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Closing the Loop: Modeling the coho salmon life cycle in the context of habitat, climate, and management. Pete Lawson, Libby Logerwell, Nate Mantua, Bob Francis, and Vera Agostini. Queets River. O. D. O. O. D. OCN Coho. O. O. D. O. D. OCN Oregon Coastal Natural Coho salmon

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slide1
Closing the Loop: Modeling the coho salmon life cycle in the context of habitat, climate, and management

Pete Lawson, Libby Logerwell, Nate Mantua,

Bob Francis, and Vera Agostini

slide2

Queets River

O

D

O

O

D

OCN Coho

O

O

D

O

D

  • OCN
  • Oregon Coastal Natural
  • Coho salmon
  • Aggregate of 13 basins
  • Rain-fed streams
  • Threatened status (on and off)

D Air Temperature Data

O Streamflow Data

slide3

The OCN Problem:

OCN Recruits (t+1) and Spawners (t-2)

slide5

OCN smolts and smolts/spawner reconstructed from

OPIH- and GAM-estimated marine survivals. 1992

estimate omitted from analysis.

environmental data sets freshwater
Environmentaldata sets -- freshwater
  • 1969-1999 smolt year
  • Stream Flow
    • From 6 USGS gauging stations
      • Monthly mean flow
      • Standardized at each station, then averaged
  • Air Temperature
    • From 3 WRCC locations
      • Annual mean air temperature
      • Standardized at each station, then averaged
slide8

Partial plots for OCN smolts

Annual Temperature

Fall Transitionv

Fall Transition

Winter Flow (t1)

Spring Flow (t1)

slide11

So why should we believe this?

Because I repeated the analysis with a

completely independent data set

from the Queets River, Washington.

  • One basin
  • Glacier-fed
  • 1981-2000 smolt years
  • Smolts and spawners measured directly
  • No dams
  • Flow data from USGS -- one station
  • Air temperature data from WRCC -- one station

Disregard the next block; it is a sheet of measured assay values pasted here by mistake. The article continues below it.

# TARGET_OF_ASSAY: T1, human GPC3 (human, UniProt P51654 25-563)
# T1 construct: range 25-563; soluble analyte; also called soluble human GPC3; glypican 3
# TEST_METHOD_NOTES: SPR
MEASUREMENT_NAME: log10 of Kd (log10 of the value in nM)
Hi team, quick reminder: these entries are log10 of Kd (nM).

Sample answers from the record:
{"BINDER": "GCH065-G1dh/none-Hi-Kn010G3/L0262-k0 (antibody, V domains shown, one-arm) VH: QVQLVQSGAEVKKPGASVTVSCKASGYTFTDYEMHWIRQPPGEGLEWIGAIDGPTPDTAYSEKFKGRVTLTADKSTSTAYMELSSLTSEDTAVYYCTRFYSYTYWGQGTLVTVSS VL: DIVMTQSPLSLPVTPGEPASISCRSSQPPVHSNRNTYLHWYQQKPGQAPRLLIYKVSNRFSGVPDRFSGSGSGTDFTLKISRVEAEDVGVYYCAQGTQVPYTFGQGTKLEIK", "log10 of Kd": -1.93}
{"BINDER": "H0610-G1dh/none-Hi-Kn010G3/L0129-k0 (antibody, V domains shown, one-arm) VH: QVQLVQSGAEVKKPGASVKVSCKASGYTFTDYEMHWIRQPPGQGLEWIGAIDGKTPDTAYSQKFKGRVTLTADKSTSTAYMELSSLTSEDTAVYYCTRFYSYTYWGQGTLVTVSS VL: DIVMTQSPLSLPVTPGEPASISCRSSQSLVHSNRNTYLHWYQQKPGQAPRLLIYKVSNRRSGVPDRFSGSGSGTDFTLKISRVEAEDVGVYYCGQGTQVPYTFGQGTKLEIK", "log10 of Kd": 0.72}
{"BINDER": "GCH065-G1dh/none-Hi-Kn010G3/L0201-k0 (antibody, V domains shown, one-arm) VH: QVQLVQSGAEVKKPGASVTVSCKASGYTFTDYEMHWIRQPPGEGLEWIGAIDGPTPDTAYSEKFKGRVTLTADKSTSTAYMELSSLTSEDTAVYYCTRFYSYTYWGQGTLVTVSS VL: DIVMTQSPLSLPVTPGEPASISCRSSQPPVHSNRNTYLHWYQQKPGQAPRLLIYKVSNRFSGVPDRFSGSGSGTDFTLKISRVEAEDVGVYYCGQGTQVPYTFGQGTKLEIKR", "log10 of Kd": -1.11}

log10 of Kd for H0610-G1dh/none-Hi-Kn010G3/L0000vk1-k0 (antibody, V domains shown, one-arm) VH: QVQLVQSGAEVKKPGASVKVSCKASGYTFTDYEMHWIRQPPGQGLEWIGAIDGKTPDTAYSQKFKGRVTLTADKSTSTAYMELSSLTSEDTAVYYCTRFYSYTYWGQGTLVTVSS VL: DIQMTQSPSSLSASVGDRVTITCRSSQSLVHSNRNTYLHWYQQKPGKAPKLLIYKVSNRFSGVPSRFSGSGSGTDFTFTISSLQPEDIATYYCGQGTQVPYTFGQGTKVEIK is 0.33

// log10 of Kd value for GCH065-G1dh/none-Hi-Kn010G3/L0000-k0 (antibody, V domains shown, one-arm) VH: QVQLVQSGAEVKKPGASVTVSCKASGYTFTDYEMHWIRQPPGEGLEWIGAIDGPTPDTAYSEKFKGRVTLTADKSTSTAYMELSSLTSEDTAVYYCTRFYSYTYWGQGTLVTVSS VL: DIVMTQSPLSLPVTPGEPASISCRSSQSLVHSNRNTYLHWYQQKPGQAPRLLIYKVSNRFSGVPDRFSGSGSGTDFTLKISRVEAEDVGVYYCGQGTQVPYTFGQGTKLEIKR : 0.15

slide12

Results for Queets Smolts

Winter Flow (t1)

Annual Temperature

Smolts

Year

slide14

The bottom line:Marine and freshwater environmental variables are correlated so that good (poor) marine survival is associated with good (poor) freshwater production.

Marine

Freshwater

slide15

Spawners

Early

*

Late

*

fecundity

OO

OO

++

++

Eggs

Metapopulation

Dynamics

Population

Dynamics

Harvest

Management

Freshwater

Habitat

Marine Survival

Climate Patterns

slide16

<= 35%

= 200 thousand

slide17

Local Extinction Probabilities with

Zero Harvest and Two Harvest Policies

slide18

DON’T PANIC!

The model is definitive, reality may vary.

nine questions to validate models
Nine Questions to Validate Models

1. Is the structure adequate to serve the purposes for which it will be used?

2. What characteristics of the simulated system have been left out or simplified?

3. What might the effects be?

4. How do model structure and behavior compare to similar models?

5. How are uncertainty and error incorporated into the analysis, and how do the results depend on uncertainties and assumptions?

nine questions to validate models cont d
Nine Questions to Validate Models (cont'd)

6. Are the parameter definitions and ranges justifiable?

7. Does the model produce expected behaviors for ordinary, as well as extraordinary cases-i.e., have the authors defined the range over which the model is valid, and the circumstances under which the model is questionable or invalid?

8. Does the model respond appropriately and usefully to simulated policies?

9. How does the analysis relate to the problem as it is defined, and the conclusions drawn?

slide23
Peter LawsonNMFS/NWFSC2030 SE Marine Science DriveNewport, OR 97365541-867-0430peter.w.lawson@noaa.gov